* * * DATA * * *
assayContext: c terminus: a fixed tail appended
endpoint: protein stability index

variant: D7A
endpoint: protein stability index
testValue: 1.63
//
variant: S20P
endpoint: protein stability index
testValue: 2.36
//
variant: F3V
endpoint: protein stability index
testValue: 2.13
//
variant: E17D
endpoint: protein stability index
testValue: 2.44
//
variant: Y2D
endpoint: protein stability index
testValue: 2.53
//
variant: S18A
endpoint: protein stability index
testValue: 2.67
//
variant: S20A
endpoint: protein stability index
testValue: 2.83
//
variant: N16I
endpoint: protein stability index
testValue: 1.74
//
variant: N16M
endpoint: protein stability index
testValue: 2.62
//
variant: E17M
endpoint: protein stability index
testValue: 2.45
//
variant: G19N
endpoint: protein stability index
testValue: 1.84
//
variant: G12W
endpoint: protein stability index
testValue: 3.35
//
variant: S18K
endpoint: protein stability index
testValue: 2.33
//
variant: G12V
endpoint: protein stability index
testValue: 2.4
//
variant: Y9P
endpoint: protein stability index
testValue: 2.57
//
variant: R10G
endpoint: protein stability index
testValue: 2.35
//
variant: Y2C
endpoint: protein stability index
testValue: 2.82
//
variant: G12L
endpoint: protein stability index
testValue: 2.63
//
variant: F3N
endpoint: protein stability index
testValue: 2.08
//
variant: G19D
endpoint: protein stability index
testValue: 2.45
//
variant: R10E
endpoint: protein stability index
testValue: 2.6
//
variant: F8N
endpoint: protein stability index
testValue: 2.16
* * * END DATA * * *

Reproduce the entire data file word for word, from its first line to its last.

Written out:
assayContext: c terminus: a fixed tail appended
endpoint: protein stability index

variant: D7A
endpoint: protein stability index
testValue: 1.63
//
variant: S20P
endpoint: protein stability index
testValue: 2.36
//
variant: F3V
endpoint: protein stability index
testValue: 2.13
//
variant: E17D
endpoint: protein stability index
testValue: 2.44
//
variant: Y2D
endpoint: protein stability index
testValue: 2.53
//
variant: S18A
endpoint: protein stability index
testValue: 2.67
//
variant: S20A
endpoint: protein stability index
testValue: 2.83
//
variant: N16I
endpoint: protein stability index
testValue: 1.74
//
variant: N16M
endpoint: protein stability index
testValue: 2.62
//
variant: E17M
endpoint: protein stability index
testValue: 2.45
//
variant: G19N
endpoint: protein stability index
testValue: 1.84
//
variant: G12W
endpoint: protein stability index
testValue: 3.35
//
variant: S18K
endpoint: protein stability index
testValue: 2.33
//
variant: G12V
endpoint: protein stability index
testValue: 2.4
//
variant: Y9P
endpoint: protein stability index
testValue: 2.57
//
variant: R10G
endpoint: protein stability index
testValue: 2.35
//
variant: Y2C
endpoint: protein stability index
testValue: 2.82
//
variant: G12L
endpoint: protein stability index
testValue: 2.63
//
variant: F3N
endpoint: protein stability index
testValue: 2.08
//
variant: G19D
endpoint: protein stability index
testValue: 2.45
//
variant: R10E
endpoint: protein stability index
testValue: 2.6
//
variant: F8N
endpoint: protein stability index
testValue: 2.16